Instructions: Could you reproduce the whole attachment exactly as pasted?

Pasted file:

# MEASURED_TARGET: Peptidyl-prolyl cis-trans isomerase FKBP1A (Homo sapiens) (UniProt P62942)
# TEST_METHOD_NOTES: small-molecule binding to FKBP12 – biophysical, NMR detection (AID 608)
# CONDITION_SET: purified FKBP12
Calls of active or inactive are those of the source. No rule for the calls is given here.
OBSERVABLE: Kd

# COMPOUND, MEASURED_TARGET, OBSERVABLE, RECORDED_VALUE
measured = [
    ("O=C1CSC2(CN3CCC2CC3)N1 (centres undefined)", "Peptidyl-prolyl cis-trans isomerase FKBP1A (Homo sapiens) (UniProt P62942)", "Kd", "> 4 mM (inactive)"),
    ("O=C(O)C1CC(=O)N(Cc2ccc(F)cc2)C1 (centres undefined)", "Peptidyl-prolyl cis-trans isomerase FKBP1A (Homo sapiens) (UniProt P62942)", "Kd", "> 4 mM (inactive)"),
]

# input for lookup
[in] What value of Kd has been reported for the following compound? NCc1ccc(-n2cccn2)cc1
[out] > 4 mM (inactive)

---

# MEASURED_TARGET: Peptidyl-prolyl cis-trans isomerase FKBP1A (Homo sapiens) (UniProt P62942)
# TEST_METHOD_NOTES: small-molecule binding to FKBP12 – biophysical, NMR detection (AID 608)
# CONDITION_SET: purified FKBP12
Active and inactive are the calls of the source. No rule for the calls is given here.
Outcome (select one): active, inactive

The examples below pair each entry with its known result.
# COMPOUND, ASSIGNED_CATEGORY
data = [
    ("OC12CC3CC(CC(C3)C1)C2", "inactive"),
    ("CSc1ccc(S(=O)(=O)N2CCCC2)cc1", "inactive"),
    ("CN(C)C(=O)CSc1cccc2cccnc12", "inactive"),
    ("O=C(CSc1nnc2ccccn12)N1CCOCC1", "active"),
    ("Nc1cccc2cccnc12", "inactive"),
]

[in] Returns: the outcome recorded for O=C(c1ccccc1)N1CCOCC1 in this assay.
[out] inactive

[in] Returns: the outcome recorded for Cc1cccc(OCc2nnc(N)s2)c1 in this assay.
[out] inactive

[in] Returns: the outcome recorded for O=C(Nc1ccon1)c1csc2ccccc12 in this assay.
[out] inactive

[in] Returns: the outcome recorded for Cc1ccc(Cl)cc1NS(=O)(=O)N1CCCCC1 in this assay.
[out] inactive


# MEASURED_TARGET: Peptidyl-prolyl cis-trans isomerase FKBP1A (Homo sapiens) (UniProt P62942)
# TEST_METHOD_NOTES: small-molecule binding to FKBP12 – biophysical, NMR detection (AID 608)
# CONDITION_SET: purified FKBP12
Calls of active or inactive are those of the source. No rule for the calls is given here.
OBSERVABLE: Kd

# COMPOUND, MEASURED_TARGET, OBSERVABLE, RECORDED_VALUE
measured = [
    ("O=C1CSC2(CN3CCC2CC3)N1 (centres undefined)", "Peptidyl-prolyl cis-trans isomerase FKBP1A (Homo sapiens) (UniProt P62942)", "Kd", "> 4 mM (inactive)"),
    ("O=C(O)C1CC(=O)N(Cc2ccc(F)cc2)C1 (centres undefined)", "Peptidyl-prolyl cis-trans isomerase FKBP1A (Homo sapiens) (UniProt P62942)", "Kd", "> 4 mM (inactive)"),
]

# input for lookup
[in] What value of Kd has been reported for the following compound? NCc1ccc(-n2cccn2)cc1
[out] > 4 mM (inactive)

---

# MEASURED_TARGET: Peptidyl-prolyl cis-trans isomerase FKBP1A (Homo sapiens) (UniProt P62942)
# TEST_METHOD_NOTES: small-molecule binding to FKBP12 – biophysical, NMR detection (AID 608)
# CONDITION_SET: purified FKBP12
Active and inactive are the calls of the source. No rule for the calls is given here.
Outcome (select one): active, inactive

The examples below pair each entry with its known result.
# COMPOUND, ASSIGNED_CATEGORY
data = [
    ("OC12CC3CC(CC(C3)C1)C2", "inactive"),
    ("CSc1ccc(S(=O)(=O)N2CCCC2)cc1", "inactive"),
    ("CN(C)C(=O)CSc1cccc2cccnc12", "inactive"),
    ("O=C(CSc1nnc2ccccn12)N1CCOCC1", "active"),
    ("Nc1cccc2cccnc12", "inactive"),
]

[in] Returns: the outcome recorded for O=C(c1ccccc1)N1CCOCC1 in this assay.
[out] inactive

[in] Returns: the outcome recorded for Cc1cccc(OCc2nnc(N)s2)c1 in this assay.
[out] inactive

[in] Returns: the outcome recorded for O=C(Nc1ccon1)c1csc2ccccc12 in this assay.
[out] inactive

[in] Returns: the outcome recorded for Cc1ccc(Cl)cc1NS(=O)(=O)N1CCCCC1 in this assay.
[out] inactive